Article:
“I think it is related to this gatekeeping or people whose families benefited from asylum status not wanting to see other communities benefit from the same protections, which I think is alarming, in particular in the Cuban-American community,” Andrea Mercado, the executive director of Florida Rising, told The Daily Beast.

Mercado, whose organization has been shooting for 1,200 voter contacts in Black and Latino neighborhoods per day with 13,000 doors targeted daily, also pointed to the pandemic as a continued sore spot.

“And I would say on COVID, we know that Latino families were disproportionately impacted by layoffs and when the economy shut down,” she said.

Then there’s the influence of Spanish-speaking talk radio.

“Every day you will hear election deniers still justifying the insurrection on January 6, or outright lying and blaming January 6 on Antifa or Black Lives Matter,” Mercado said, adding that misinformation on Facebook among older Latino voters also tends to go unchecked.

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“The difference is disinformation isn’t as monitored in Spanish language, so the kind of posts that will get taken down on Facebook in English will stay up in Spanish.”

Behind Floridians of Puerto Rican and Cuban descent, Colombians are the third-largest sub-Latino group in the state and part of the reason why DeSantis is enjoying his success as the most-liked politician statewide among Latinos.

Coker described Colombian-Americans in Florida as “the one swing group” among the state's Latino electorate, and the one that could put DeSantis over the top. University of Miami professor Michael Bustamente, a historian focusing on the Cuban-American diaspora, placed them in a longer running arc of Miami as “a more right-leaning slice of Latin America.”

“I don’t think of that group per se as ‘swing,’ I think of them as part of a broader and increasingly prominent right-leaning constituency,” Bustamente said. “What I think is different there is the size of the Colombian community has grown, the amount of time in the U.S. they’ve had has grown, so you have more citizens who have the right to vote.”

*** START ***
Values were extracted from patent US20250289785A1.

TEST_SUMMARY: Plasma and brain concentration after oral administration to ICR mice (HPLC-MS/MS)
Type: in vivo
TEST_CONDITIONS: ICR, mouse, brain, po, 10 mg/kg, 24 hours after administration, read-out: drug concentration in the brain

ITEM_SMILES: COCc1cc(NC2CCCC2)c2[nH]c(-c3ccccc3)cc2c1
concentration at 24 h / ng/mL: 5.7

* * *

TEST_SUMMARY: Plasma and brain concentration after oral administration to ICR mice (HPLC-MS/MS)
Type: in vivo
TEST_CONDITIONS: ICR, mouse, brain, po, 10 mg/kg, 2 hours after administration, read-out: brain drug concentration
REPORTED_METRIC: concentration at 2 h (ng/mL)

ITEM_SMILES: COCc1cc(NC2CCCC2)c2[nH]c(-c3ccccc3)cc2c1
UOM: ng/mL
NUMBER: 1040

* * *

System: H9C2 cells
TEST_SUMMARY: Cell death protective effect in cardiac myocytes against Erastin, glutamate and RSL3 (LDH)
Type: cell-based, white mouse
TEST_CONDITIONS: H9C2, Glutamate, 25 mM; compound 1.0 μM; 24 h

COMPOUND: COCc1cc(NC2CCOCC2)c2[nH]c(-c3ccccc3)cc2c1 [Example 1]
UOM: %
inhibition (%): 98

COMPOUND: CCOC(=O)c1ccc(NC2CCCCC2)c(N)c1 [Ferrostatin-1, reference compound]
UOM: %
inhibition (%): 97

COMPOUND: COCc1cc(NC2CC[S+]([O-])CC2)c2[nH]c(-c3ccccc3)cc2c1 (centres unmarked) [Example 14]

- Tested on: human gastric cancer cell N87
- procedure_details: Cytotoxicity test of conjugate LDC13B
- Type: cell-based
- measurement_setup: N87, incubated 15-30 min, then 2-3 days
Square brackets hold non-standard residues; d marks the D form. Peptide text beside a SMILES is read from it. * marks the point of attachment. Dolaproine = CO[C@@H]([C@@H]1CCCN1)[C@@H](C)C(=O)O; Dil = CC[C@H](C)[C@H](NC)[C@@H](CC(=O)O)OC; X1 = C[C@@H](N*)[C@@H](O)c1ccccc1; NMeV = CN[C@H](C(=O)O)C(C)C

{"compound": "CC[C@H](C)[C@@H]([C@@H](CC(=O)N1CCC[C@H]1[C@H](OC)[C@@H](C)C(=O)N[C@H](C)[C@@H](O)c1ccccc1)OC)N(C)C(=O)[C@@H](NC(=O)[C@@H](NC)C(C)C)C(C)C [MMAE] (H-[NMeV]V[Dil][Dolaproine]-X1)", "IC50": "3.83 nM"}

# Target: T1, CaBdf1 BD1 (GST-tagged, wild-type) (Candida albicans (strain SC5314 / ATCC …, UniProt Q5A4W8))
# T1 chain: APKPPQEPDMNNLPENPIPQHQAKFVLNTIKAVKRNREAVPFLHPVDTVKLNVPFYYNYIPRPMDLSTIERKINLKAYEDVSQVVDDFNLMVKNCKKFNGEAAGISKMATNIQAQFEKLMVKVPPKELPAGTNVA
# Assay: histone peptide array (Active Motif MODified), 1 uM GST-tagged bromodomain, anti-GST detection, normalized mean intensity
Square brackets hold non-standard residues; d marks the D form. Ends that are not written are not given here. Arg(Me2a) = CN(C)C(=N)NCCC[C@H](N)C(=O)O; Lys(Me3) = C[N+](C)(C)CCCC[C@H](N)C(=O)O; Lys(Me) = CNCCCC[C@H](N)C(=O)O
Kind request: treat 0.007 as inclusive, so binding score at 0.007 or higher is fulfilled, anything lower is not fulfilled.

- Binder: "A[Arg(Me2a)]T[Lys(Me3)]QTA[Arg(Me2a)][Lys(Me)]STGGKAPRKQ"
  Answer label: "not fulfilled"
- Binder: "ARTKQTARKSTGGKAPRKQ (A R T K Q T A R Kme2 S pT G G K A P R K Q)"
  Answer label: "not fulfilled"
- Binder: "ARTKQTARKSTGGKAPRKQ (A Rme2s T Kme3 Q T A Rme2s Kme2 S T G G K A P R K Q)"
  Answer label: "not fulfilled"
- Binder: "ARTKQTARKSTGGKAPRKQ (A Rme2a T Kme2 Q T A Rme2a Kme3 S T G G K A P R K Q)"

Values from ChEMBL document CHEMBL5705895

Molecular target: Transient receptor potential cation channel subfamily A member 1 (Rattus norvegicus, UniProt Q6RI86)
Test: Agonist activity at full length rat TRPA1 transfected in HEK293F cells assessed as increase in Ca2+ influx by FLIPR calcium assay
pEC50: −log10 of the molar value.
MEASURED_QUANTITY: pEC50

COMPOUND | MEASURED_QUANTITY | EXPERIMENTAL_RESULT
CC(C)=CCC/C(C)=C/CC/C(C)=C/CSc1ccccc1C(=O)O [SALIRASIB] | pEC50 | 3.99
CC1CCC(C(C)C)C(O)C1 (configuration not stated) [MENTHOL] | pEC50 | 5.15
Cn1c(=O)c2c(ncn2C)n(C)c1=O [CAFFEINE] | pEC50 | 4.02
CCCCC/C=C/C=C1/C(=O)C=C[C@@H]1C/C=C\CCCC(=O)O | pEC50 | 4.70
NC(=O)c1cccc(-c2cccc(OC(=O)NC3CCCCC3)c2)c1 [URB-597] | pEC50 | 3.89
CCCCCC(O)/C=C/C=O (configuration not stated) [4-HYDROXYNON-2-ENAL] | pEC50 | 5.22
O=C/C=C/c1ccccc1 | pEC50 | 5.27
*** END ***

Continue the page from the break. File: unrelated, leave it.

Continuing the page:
Bustamente described Miami as “the place where people who had the most to lose when a government of a leftist persuasion came to power, they came here.”

While DeSantis didn’t start the GOP’s investment in courting the Latino vote, particularly the Cuban vote, Bustamente said his culture-war tactics have given him an extra boost.

“Honestly—and it’s a sad thing, from my perspective—but some of his culture-war rhetoric ironically is kind of repeating in the inverse some of the same kind of cultural rhetoric that is part and parcel of what the Cuban government does every day,” the professor said, specifically referring to the governor’s interventions in education policy.

“Some of this culture-war stuff is working with them,” he continued, “because there’s also a deep sort of social conservative in many Latino communities, not just Cubans.”

The combination of the pandemic, culture wars and longer running demographic trends have resulted in the perfect storm for Democrats this cycle.

Coker didn’t mince words when it came to the party’s outlook if DeSantis’ polling with Latinos holds this strong.

“The Democrats have to start from scratch,” he said.

Read more at The Daily Beast.